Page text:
The Jungo: Stakes of the Earth

I finished two books recently: The Book of Khartoum – A City in Short Fiction edited by Raph Cormack and Mack Schmookler; and The Jungo, Stakes of the Earth by Abdel Aziz Baraka Sakin. The former is a collection of stories in a series named “A City in Short Fiction” and it is a very poetic ride and a peak in some contemporary Sudanese fiction. I would have appreciated an edition with longer excerpts though and I’m also asking: why, almost as a rule, are the original titles in literature translated from the Arabic so often missing? Anyway, if you know who is Mehdi, you will have a good time with these excerpts.

I am already missing Baraka Sakin’s novel. It’s one of those stories in which you hate to get closer to the finish because you would like the sesame-picking seasonal workers in al-Hillah, close to the Sudanese-Eritrean-Ethiopian border, to keep you company on and on. I had a few good laughs out loud with this book! The strength of this novel is in the way it is told, almost circularly with a hint of repetition on whatever strange topic or incident shakes the lives of these people.

Abdel Aziz Baraka Sakin: The Jungo, Stakes of the Earth. Africa World Press, 2015. Translated by Adil Babikir.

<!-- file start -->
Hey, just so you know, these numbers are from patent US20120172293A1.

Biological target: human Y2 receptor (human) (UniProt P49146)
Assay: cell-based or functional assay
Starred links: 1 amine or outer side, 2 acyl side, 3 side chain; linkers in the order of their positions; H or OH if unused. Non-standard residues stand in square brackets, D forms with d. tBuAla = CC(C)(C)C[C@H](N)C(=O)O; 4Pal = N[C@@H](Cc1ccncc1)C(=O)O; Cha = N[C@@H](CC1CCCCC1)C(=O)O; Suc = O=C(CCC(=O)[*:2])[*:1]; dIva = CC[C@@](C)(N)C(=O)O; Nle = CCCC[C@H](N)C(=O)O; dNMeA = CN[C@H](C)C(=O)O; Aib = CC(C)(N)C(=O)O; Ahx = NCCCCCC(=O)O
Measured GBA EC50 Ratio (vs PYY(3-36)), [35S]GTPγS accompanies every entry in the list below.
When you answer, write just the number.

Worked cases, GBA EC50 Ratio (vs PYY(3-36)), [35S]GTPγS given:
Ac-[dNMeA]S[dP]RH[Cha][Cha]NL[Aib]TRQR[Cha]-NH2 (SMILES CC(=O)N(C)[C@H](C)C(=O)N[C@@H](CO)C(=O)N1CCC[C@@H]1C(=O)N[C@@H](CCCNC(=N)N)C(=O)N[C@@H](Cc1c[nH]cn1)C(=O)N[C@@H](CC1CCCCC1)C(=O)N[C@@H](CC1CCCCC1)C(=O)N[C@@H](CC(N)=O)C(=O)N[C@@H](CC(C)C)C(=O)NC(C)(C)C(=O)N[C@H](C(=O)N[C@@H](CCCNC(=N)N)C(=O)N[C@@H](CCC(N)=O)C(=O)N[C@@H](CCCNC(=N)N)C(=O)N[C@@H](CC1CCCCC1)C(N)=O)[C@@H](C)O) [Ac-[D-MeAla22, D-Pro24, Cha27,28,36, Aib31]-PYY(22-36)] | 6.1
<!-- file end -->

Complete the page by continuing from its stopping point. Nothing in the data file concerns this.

We headed back to the market, leaving Alam Gishi behind to get ready for her new job. It was noon, and the bank workers were hard at work. The bank would surely be up and running before the next agricultural season. Rumors were circulating that the bank was destined to change the map of wealth and power, and restructure production relations in favor of those in lower income brackets, small-scale farmers and the poor. It was meant to extend interest-free Islamic loans to every producer and farmer. Some analysts interpreted the word “producer” to be an all-inclusive term that embraced literally everyone, without exception. Based on that analysis, it included, without limitation, the big endaya owners, peddlers, ladies selling date arrack, and charcoal sellers. Wad Ammoona thought about opening a small bar by the river bank, similar to the existing one on the eastern bank of the Setit River overlooking Hamdeyit village, which was frequented by clients who would have to swim their way to the other shore, into the Ethiopian territories, carrying no passport, ID, or even a paper with their name on it. Wad Ammoona’s bar would be a blessing for those pleasure seekers and would spare them the risk of drowning in transit.” (p. 85)

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